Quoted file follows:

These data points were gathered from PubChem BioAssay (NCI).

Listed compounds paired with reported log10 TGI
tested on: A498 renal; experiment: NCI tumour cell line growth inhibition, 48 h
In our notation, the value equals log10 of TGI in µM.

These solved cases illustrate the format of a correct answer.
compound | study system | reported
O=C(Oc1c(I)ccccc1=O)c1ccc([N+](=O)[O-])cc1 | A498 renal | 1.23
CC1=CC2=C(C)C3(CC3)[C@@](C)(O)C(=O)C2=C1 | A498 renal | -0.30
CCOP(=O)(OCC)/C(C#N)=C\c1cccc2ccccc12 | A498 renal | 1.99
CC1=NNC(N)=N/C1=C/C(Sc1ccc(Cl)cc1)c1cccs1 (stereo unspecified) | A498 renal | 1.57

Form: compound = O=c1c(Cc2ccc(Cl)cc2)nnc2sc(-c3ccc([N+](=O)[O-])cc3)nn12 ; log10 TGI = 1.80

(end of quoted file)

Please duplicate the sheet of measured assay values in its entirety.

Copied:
These data points were gathered from PubChem BioAssay (NCI).

Listed compounds paired with reported log10 TGI
tested on: A498 renal; experiment: NCI tumour cell line growth inhibition, 48 h
In our notation, the value equals log10 of TGI in µM.

These solved cases illustrate the format of a correct answer.
compound | study system | reported
O=C(Oc1c(I)ccccc1=O)c1ccc([N+](=O)[O-])cc1 | A498 renal | 1.23
CC1=CC2=C(C)C3(CC3)[C@@](C)(O)C(=O)C2=C1 | A498 renal | -0.30
CCOP(=O)(OCC)/C(C#N)=C\c1cccc2ccccc12 | A498 renal | 1.99
CC1=NNC(N)=N/C1=C/C(Sc1ccc(Cl)cc1)c1cccs1 (stereo unspecified) | A498 renal | 1.57

Form: compound = O=c1c(Cc2ccc(Cl)cc2)nnc2sc(-c3ccc([N+](=O)[O-])cc3)nn12 ; log10 TGI = 1.80